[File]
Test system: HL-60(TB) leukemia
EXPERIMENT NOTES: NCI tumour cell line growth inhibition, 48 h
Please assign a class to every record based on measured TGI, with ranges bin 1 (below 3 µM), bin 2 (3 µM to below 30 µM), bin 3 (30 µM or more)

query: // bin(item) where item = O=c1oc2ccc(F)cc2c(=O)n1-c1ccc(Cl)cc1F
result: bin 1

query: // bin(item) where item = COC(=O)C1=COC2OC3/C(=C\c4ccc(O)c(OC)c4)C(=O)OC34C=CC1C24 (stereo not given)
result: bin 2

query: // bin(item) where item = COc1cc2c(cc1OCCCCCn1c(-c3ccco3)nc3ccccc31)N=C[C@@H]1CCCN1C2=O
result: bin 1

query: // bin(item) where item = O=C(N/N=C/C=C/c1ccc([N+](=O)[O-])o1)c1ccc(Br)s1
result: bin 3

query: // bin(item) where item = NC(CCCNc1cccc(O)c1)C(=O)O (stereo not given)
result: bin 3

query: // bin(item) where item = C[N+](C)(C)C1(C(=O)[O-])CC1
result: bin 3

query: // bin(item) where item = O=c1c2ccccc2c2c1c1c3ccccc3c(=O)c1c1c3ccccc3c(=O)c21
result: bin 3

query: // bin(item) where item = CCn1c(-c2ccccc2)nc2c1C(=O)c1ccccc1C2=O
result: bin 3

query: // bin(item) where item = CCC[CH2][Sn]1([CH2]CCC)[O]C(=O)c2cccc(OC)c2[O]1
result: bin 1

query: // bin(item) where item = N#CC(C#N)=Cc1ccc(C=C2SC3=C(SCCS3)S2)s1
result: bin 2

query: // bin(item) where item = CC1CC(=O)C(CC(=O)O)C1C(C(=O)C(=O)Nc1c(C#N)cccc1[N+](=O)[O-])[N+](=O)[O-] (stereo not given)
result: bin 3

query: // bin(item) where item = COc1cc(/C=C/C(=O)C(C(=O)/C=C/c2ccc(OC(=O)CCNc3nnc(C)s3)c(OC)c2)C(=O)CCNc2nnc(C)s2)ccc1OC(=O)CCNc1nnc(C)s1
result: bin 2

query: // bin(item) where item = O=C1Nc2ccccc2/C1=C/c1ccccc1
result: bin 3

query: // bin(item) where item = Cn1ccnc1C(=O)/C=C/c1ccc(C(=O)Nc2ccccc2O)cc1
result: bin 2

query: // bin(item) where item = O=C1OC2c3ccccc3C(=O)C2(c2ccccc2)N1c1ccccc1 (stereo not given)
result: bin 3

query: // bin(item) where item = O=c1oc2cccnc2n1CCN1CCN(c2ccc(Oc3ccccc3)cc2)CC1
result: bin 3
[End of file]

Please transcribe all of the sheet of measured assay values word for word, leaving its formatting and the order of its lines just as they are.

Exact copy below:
Test system: HL-60(TB) leukemia
EXPERIMENT NOTES: NCI tumour cell line growth inhibition, 48 h
Please assign a class to every record based on measured TGI, with ranges bin 1 (below 3 µM), bin 2 (3 µM to below 30 µM), bin 3 (30 µM or more)

query: // bin(item) where item = O=c1oc2ccc(F)cc2c(=O)n1-c1ccc(Cl)cc1F
result: bin 1

query: // bin(item) where item = COC(=O)C1=COC2OC3/C(=C\c4ccc(O)c(OC)c4)C(=O)OC34C=CC1C24 (stereo not given)
result: bin 2

query: // bin(item) where item = COc1cc2c(cc1OCCCCCn1c(-c3ccco3)nc3ccccc31)N=C[C@@H]1CCCN1C2=O
result: bin 1

query: // bin(item) where item = O=C(N/N=C/C=C/c1ccc([N+](=O)[O-])o1)c1ccc(Br)s1
result: bin 3

query: // bin(item) where item = NC(CCCNc1cccc(O)c1)C(=O)O (stereo not given)
result: bin 3

query: // bin(item) where item = C[N+](C)(C)C1(C(=O)[O-])CC1
result: bin 3

query: // bin(item) where item = O=c1c2ccccc2c2c1c1c3ccccc3c(=O)c1c1c3ccccc3c(=O)c21
result: bin 3

query: // bin(item) where item = CCn1c(-c2ccccc2)nc2c1C(=O)c1ccccc1C2=O
result: bin 3

query: // bin(item) where item = CCC[CH2][Sn]1([CH2]CCC)[O]C(=O)c2cccc(OC)c2[O]1
result: bin 1

query: // bin(item) where item = N#CC(C#N)=Cc1ccc(C=C2SC3=C(SCCS3)S2)s1
result: bin 2

query: // bin(item) where item = CC1CC(=O)C(CC(=O)O)C1C(C(=O)C(=O)Nc1c(C#N)cccc1[N+](=O)[O-])[N+](=O)[O-] (stereo not given)
result: bin 3

query: // bin(item) where item = COc1cc(/C=C/C(=O)C(C(=O)/C=C/c2ccc(OC(=O)CCNc3nnc(C)s3)c(OC)c2)C(=O)CCNc2nnc(C)s2)ccc1OC(=O)CCNc1nnc(C)s1
result: bin 2

query: // bin(item) where item = O=C1Nc2ccccc2/C1=C/c1ccccc1
result: bin 3

query: // bin(item) where item = Cn1ccnc1C(=O)/C=C/c1ccc(C(=O)Nc2ccccc2O)cc1
result: bin 2

query: // bin(item) where item = O=C1OC2c3ccccc3C(=O)C2(c2ccccc2)N1c1ccccc1 (stereo not given)
result: bin 3

query: // bin(item) where item = O=c1oc2cccnc2n1CCN1CCN(c2ccc(Oc3ccccc3)cc2)CC1
result: bin 3